Iditarod dog that died was carried in sled, reconnected to towline in Nome
The Iditarod Trail Committee (ITC) announced Saturday that one of Richie Beattie’s dogs died after being flown to Anchorage for care.
Video of Beattie’s 10:01 p.m. arrival at the burled arch Thursday shows the rookie musher removing a dog from his sled. As the dog staggers, Beattie reconnects her to the towline.
An ITC spokesperson confirmed the dog carried to the finish line inside the sled is 5-year-old Oshi, the dog transported to Anchorage.
"Sadly, Oshi passed away the following day," ITC officials wrote in a news release Saturday, which listed a preliminary diagnosis of aspiration pneumonia.
With a race time of 11 days, 7 hours, 1 minute and 31 seconds, Beattie was the fastest rookie on the trail this year, securing the Iditarod Rookie of the Year award.
But according to the ITC, Beattie has now been withdrawn from the race per rule 42 of the official race rules. The committee says he "is fully cooperating with Iditarod officials."
During a post-race interview, Beattie discussed his experience on the trail. As KTVA attempted to ask him about Oshi, Iditarod race marshal Mark Nordman called him away.
Beattie: “That was something else.”
Reporter: “You had a dog, um, in the sled…”
Nordman: “Here we go. So you’re… you want to move ‘em out?”
Reporter: “Is your dog in the sled OK?”
Beattie: “Yeah, yeah. She’s just tired.”
Attempts to reach Beattie by phone and email were unsuccessful Sunday.
Wildthingz Dog Mushing — Beattie's kennel — addressed the incident in a Facebook post on March 16:
"It's with incredible sadness and heavy hearts we have to share we lost our sweet Oshi this evening.
A few hours from the finish, Richie noticed something was off about Oshi and immediately carried her in the sled to the finish.
After the finish, the vets noticed symptoms that resulted in aspiration pneumonia, an illness that can happen very suddenly with little to no symptoms before it can have devastating or fatal effects.
She battled it for 3 days, was flown to the Anchorage pet ER where she received aggressive treatment, but unfortunately she lost her battle and passed on.
When we participate in these events, we always take into heavy consideration the risks, but never think that a tragedy like this could happen to us personally.
As anyone who followed the race could see, Richie took the utmost care, precaution and rest to be sure the dogs well being and health was his primary focus and goal.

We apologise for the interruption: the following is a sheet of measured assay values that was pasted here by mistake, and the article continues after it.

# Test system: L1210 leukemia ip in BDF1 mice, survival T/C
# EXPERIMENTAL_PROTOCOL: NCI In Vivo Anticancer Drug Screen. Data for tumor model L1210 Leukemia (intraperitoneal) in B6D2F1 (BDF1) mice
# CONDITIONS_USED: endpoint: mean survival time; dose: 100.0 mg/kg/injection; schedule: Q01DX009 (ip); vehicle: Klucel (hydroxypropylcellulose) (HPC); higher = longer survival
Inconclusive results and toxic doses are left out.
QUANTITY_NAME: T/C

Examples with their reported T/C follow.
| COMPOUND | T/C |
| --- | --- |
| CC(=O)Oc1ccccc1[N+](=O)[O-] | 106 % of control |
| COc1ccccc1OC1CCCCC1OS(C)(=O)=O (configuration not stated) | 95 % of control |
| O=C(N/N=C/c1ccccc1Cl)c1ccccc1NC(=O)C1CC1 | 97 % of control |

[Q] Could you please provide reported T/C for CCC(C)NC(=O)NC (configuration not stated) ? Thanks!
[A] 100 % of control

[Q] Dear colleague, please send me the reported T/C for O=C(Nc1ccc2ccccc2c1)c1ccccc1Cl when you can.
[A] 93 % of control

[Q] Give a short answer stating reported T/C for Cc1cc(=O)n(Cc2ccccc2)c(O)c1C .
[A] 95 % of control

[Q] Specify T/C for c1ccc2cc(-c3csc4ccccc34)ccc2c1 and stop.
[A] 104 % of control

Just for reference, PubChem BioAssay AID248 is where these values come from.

We have no one to blame but the unfortunate and unpredictable forces that are beyond our control.
Per Iditarod rules, Richie has been withdrawn from the 2019 race and will not hold the title of Rookie of the Year.
We welcome any questions you may have but please give us time to grieve the loss of our amazing girl. We are incredibly devastated and are in the process of trying to get our dogs home safely back to Fairbanks.
Thank you to all that have supported us and we hope you continue to do so despite this tragedy.
Thank you to the Iditarod vet staff and staff at Pet ER for trying their hardest to save our little girl.
Rest in peace, sweet Oshi. Mom and Dad are so heartbroken over the loss of you."
According to 2019 Iditarod rule 41 all dogs are “under the jurisdiction of the Race Marshal from the time they enter the staging area at the start until 72 hours after they have been released by ITC veterinarians or 48 hours after the final musher finishes.”
When asked why Beattie might have removed Oshi from the sled and reconnected her to the towline, an ITC spokesperson said it was a mutual decision made by the musher and the race marshal.
They also pointed to rule 17, which states, in part:
“Upon arrival at a checkpoint and as part of the check-in procedure, mushers must announce to the checker the total number of dogs in their team including dogs on the towline, inside their sled bag and any dogs carried within an enclosure not readily visible. A checker, race official or race veterinarian may request that mushers visibly produce all dogs for verification before the check is complete."
It is not uncommon for a musher to transport a dog in the sled. Multiple other mushers say the reason for doing so is either because there could be something medically wrong with the dog, or they want to give the dog extra rest.
KTVA has requested information regarding when Oshi was last checked by a vet before reaching Nome and is waiting to hear back.
The Saturday release from ITC states a necropsy will be conducted to determine the official cause of death.
At the mushers banquet in Nome on Sunday, the Rookie of the Year award was given to Ed Hopkins, who came in just after Beattie. Hopkins accepted the award, but said he would be giving the $2,000 in prize money to Beattie, which earned a standing ovation from those in attendance.
Editor's note: This story has been updated to include a Facebook post from Beattie's kennel regarding the death of Oshi.
Copyright 2019 KTVA. All rights reserved.
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